Sunday, December 16, 2007

Kaiser-i-Hind (Teinopalpus imperialis) in Thailand

Home to spectacular springs and rare species of wildlife, Doi Pha Hom Pok National Park makes a great cool season getaway.

The forested mountain terrain, which actually connects to Burma, is full of life. Here one can find not only hill tribes, but also wildlife such as barking deer and black bears.

"One of the rarest creatures you can find here is the Kaiser," said Jongrak Saelou, a local off-road driver and also our guide. The Kaiser, or Kaiser-i-Hind (Teinopalpus imperialis), is a rare species of swallowtail butterfly native to India. The common name literally means 'Emperor of India' and it is much sought-after by butterfly collectors for its beauty and rarity.

"The value of the butterfly is as high as the price of a motorcycle," said a ranger, noting that the high price had led to several hill tribe people taking great risks to capture them.

"Five or six years ago, a Mussur man was blown-up on the mountain while searching for the butterfly. It was because he accidently stepped on a hidden bomb planted by the troops of Khun Sa [the late Shan opium warlord]," he said, noting that the mountain was once a battlefield for those troops and Thai soldiers. Nowadays, there are no large trees left on the mountain top, only tall weeds and large bunkers.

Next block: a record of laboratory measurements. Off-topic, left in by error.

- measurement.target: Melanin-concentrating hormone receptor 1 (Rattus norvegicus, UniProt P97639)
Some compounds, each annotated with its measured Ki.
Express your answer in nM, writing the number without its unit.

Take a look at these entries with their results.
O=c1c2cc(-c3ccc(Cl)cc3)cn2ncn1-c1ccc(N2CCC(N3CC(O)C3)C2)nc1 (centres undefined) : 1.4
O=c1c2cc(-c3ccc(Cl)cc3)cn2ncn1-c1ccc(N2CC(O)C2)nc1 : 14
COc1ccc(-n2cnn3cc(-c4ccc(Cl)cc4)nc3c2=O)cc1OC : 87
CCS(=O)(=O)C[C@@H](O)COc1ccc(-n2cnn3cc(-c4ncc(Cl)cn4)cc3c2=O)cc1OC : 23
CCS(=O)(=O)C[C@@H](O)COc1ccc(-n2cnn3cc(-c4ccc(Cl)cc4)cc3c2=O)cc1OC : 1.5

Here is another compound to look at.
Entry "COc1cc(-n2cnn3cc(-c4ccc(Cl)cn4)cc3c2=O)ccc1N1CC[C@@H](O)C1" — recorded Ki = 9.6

"It is also our duty to protect the butterfly," he noted, adding that the tragedy of the Mussur man wasn't enough to prevent other hill tribe people from trying to catch this protected species.

The palm-sized butterfly calls the top of Doi Pha Hom Phok home, and we encountered a few examples of the beautiful creatures while trekking across the peak.

The Kaiser is quite fast and never stays still. It is a strong flyer that can cruise at tree-top height and even through rain. It can grow from 3.5 to five inches and samples are available to study at the information centre.

Apart from the butterfly, visitors can also enjoy bird watching. It is estimated that there are around 270 bird species to be found in the park, including the Purple Cochoa (Cochoa purpurea), which can be found only in Thailand's northern forests.

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